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You Still Make The Cake …

30 Jan

I woke up knowing he’d be the first thing on my mind.

Brown eyes, black and silver wavy hair, usually covered by a hat. The very same blue Dodgers hat I wore all day today. Go Blue.

Tired and exhausted from the night before, the night of thinking of tomorrows and tomorrow already here, as evidenced by the sun peeking through the blinds. Staring at the ceiling, knowing that the closest I’d ever get to him today was just a memory or two. Pictures, left over voicemails, hats hanging on hooks, shirts folded in the closet, and half a bottle of Jovan Musk  in the cabinet. They were all waiting for me this morning, like every morning.

But today was different.

Today was his 69th birthday and the cologne smelled a little different. I think it was losing its strength, but I could still smell that aftershave scent. It still lingers in the air, reminding me of how I wished I had more memories.

It’s always a tough day, knowing someone isn’t going to blow out the candles anymore. But you still make the cake, you make it anyway. Today I made it with my daughter, who’s named after him. Listening to jazz as we measured and stirred the flour and sugar, dancing to his favorite tunes in our aprons as the smell of chocolate filled our small kitchen, I smiled. I thought he’d be watching and smiling as we twirled around to his favorite trumpet and piano tunes.

Jazz was on all day today. Running through the park this morning. At the stoplight. In the kitchen. And as I write this piece. His calming happy music surrounded me as I remembered him driving his silver Toyota Tacoma, with the station tuned into KJAZZ and him strumming his fingers on the steering wheel.

Yup. It was on all day. Reminding me, giving  this purpose, making the baking experience a little better.

And for some reason, during the taste-testing process perhaps, we didn’t have enough frosting to cover the entire cake this year, and that was O.K. It wasn’t a disaster. We made a head pastry chef decision and thought layers upon layers of frosting would be just fine. Like a chic bakery.

He’d probably get a kick out of it, and we’d make our own story about it. In fact we probably already did. I’ll probably think back , when all my hair has that silvery fox color, and remember how we baked the chocolaty chocolate cake with vanilla buttercream frosting and chopped almonds, how we danced in the kitchen thinking about my Dad turning 69 and how he’d enjoy a piece of cake, or two, along with a cup of coffee.

We took our picnic and visited him. I told stories as my daughter had one piece and my son two. Large cups of milk, and one cup of coffee for pops. Sitting there talking about life and wishing he was there to blow out the candles and make one more wish.

My Dad … the Dreamer, the Adventure Seeker, my HBO-Watching-Buddy, the Owner of Over 70 Baseball Caps, the Jazz-Listening-Beep-Bopper, Pay-It-Forward-Patron, Awesome-Date-to-Opening-Plays at the local theater, Spirit of My Spirit, Heart of my Heart, Laugher of My Jokes, and friend … turned 69 today. I wish him well, send him light, love, and laughter.

And I miss him.

 

Dad

My Dad … talking about dreams … me trying to listen.

 

 

 

Dia De Los Muertos Inspires A New Conversation

1 Nov

I think about the clicking-clocking sound he used to make when his tongue would hit the roof of his mouth. NUK! He’d knock-knock-knock my forehead simultaneously … you know during one of my McFly moments. My Uncle Erick.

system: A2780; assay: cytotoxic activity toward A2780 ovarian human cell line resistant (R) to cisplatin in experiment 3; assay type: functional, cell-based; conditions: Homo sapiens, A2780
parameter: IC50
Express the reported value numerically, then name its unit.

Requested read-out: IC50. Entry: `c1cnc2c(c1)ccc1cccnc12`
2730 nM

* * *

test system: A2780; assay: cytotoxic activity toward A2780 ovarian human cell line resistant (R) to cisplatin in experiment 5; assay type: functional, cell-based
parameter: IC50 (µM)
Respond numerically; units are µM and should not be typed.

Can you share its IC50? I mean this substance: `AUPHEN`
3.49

And I think about my Dad and how he used to call me Canela  and how he’d start smiling even before I told the joke.

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My Dad and Uncle Erick back in the 70s

The two most important dudes in my life growing up, with the exception of the tallest Texan I know, he hails from Lubbock and has his own story, which I’ll share later. But today … today I talk about My Dad and Uncle Erick, today I talk about their stories because Dia De Los Muertos celebrates their spirits and everything they brought to my life.

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They’re on my mind every day, especially when I feel how life could have been so much better if they were still around. And after surviving my Halloween Hangover (why was Halloween on a Monday anyway … KitKat overload) I took a moment to celebrate their lives by sharing some vintage Polaroids and Kodak moments with my kids, accompanied by the stories and adventures behind those pictures.

Whether it was hiking waterfalls in Guatemala, road tripping that had multiple detours, watching SC football on Saturdays, toasting pumpkin seeds on Halloween, or listening to the Bee Gees, Billy Joel, or KC & The Sunshine Band, each adventure added something to my life.

And I miss it, I miss them. I miss the conversations and the reminiscing that brought laughter.

As always it hit me in the pit of my stomach. I celebrated them, and talked about their lives, but was also sad in the end. So I was glad to have come up with a new story about them. A piece based on their lives, inspired by my Uncle Erick.  It’s a conversation. My piece is about a conversation they probably had while my Uncle Erick was growing up. It’s about the advice my dad would have given him and the interesting way he’d go about doing it.

It’s a comedy, of course.

And although this conversation never took place I can totally see it happening because I can hear their voices. I can totally imagine them going through this exchange.

So, on this very special Dia De Los Muertos celebration, I was inspired to write a piece about the two men in my family who I learned from the most.

I’ve even submitted it somewhere … so hopefully their conversation, their story, their journey continues and makes other people laugh in the process.

I’ll keep you posted on that.